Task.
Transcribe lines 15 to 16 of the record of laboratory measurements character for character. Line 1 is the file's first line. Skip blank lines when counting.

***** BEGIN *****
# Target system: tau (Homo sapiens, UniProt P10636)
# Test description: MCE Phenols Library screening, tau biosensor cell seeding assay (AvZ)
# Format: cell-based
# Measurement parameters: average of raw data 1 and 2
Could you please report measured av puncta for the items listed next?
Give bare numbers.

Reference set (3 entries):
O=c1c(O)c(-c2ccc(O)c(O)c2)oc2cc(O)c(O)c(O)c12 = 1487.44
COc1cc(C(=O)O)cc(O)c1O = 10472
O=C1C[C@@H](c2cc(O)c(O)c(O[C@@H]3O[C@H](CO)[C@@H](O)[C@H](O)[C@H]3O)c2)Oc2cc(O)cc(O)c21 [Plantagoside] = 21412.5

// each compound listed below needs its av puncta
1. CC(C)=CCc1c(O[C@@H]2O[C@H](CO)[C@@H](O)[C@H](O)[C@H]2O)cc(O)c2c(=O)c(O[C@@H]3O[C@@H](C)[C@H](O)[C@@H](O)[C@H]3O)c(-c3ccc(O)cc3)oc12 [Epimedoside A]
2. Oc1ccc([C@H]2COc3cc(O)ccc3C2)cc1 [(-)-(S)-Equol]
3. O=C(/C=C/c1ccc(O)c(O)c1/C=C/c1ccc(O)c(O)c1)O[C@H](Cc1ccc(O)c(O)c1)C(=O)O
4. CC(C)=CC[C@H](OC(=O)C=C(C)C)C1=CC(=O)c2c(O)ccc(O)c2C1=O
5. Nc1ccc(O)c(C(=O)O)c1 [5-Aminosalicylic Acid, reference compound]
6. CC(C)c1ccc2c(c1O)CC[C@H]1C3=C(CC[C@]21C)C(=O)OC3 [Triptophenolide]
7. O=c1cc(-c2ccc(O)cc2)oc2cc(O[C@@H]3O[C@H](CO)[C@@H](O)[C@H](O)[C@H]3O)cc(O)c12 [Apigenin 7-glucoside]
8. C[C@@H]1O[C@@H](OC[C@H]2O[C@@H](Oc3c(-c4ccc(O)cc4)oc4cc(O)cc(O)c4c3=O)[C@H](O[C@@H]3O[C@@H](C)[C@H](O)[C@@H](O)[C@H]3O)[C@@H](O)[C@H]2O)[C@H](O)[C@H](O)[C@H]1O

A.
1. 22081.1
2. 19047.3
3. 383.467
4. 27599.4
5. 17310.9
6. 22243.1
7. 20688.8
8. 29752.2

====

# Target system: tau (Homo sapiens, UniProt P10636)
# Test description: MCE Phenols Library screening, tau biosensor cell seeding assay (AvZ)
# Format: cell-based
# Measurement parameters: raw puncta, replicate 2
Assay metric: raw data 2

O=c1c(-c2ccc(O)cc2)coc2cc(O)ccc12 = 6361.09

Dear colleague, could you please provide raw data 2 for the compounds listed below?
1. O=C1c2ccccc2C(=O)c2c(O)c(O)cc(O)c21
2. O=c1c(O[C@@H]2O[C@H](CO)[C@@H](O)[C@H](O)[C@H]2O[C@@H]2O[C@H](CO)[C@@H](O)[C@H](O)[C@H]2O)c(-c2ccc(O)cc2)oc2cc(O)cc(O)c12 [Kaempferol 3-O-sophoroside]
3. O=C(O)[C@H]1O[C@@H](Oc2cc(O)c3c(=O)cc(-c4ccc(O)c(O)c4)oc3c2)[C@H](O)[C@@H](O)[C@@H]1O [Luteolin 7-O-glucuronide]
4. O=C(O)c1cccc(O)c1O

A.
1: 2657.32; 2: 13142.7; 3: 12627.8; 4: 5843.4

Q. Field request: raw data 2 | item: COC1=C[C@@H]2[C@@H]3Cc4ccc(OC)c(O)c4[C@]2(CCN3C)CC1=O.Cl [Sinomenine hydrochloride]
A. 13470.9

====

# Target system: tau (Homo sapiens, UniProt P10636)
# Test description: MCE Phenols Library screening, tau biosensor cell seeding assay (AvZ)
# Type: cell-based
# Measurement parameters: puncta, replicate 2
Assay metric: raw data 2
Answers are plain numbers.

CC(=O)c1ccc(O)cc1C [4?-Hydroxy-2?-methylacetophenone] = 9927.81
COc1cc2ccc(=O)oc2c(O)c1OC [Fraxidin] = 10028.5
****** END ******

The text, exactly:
4. CC(C)=CC[C@H](OC(=O)C=C(C)C)C1=CC(=O)c2c(O)ccc(O)c2C1=O
5. Nc1ccc(O)c(C(=O)O)c1 [5-Aminosalicylic Acid, reference compound]